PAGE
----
As we discussed this scripture as a family, we determined that the needs of the poor continue during these pandemic times. Because a benevolent Father in Heaven continues to richly bless our family, we all agreed to look for opportunities to try and serve in our community. That very Sunday we learned of an opportunity to go and serve at our local soup kitchen, so we signed up to prepare and serve supper for those in need. The wonderful James and Rebekah Olsen family joined us in this service opportunity.

soup kitchen
The Ryan and Heather Wolfe and the James and Rebekah Olsen families were happy to serve together in helping others in need.

Together, we served a delicious meal to almost 100 people that night. It was great to watch our teens interact with the guests. As many of the guests expressed their gratitude for the meal, it was satisfying to know that we had done our small part to help.   

Endeavoring to Be True Disciples of Christ   

While the Doctrine and Covenants are filled with inspiring stories of men and women who sacrificed all they had to play a role in the Restoration of the gospel, not all were valiant. A cautionary tale is exemplified by Leman Copley’s who, “had broken his covenant to consecrate his large farm as a place of inheritance for the saints arriving from Colesville, New York” (Doctrine and Covenants 54, section heading). Copley ended up evicting Church members from his property (see Saints: The Story of the Church of Jesus Christ in the Latter Days, vol. 1, The Standard of Truth, 1815-1846 [2018], 125-128).

This event in Church history emphasizes the need we all share to cultivate an abiding testimony. As the Lord subsequently proclaims concerning these incidents: “And he that will not take up his cross and follow me, and keep my commandments, the same shall not be saved.Behold, I, the Lord, command; and he that will not obey shall be cut off in mine own due time, after I have commanded and the commandment is broken” (Doctrine and Covenants 56:2-3).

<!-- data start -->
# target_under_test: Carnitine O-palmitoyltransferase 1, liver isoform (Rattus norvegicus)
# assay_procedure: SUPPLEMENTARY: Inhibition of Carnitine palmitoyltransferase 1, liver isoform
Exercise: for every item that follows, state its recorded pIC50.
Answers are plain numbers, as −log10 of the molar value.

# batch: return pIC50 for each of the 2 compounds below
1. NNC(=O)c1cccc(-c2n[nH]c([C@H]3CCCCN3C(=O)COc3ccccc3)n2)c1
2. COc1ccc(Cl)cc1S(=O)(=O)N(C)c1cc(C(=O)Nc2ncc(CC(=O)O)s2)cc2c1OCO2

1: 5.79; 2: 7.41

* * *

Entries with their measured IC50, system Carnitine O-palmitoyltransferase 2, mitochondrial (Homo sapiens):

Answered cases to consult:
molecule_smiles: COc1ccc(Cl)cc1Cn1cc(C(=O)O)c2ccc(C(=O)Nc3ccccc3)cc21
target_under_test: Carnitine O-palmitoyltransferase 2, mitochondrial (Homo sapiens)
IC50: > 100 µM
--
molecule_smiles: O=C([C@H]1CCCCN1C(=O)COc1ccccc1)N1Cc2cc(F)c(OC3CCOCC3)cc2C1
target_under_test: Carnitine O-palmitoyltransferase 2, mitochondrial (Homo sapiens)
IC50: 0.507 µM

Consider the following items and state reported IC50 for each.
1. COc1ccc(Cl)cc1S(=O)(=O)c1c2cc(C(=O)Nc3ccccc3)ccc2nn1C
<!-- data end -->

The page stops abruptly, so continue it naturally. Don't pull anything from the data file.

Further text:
eternal city

Elder Neal A. Maxwell of the Quorum of the Twelve offers great counsel for how to follow Jesus: “He knows that ‘the gate of heaven is open unto all (Helaman 3:28),’ but that the Man of Galilee will finally judge each of us on the basis of a rigorous celestial theology, instead of the popular ‘no-fault theology’ of this telestial world—for Jesus is the gatekeeper ‘and he employeth no servant there (2 Nephi 9:41)’” (“The Man of Christ,” Ensign, May 1975). We live in a troubled world that increasingly opposes eternal truths such as accountability and the consequences of disobedience. It is critically important that our children understand that wickedness can never lead to true happiness.   

These powerful sections of the Doctrine and Covenants offer a reminder of the realities and necessities of true discipleship as it applies to each of us in these latter days. God’s purposes will be accomplished, and like those pioneer Saints, we also will be given opportunities to participate in this great work.

As Sister Linda K. Burton, Relief Society General President, said, “We can offer hands to help and hearts to hasten Heavenly Father’s wonderful work” (“Wanted: Hands and Hearts to Hasten the Work,” Ensign, May 2014, 122). This is one of the great truths taught in these sections of the Doctrine and Covenants. As we teach these principles and seek for opportunities to put them into action, the Lord will continue to bless us.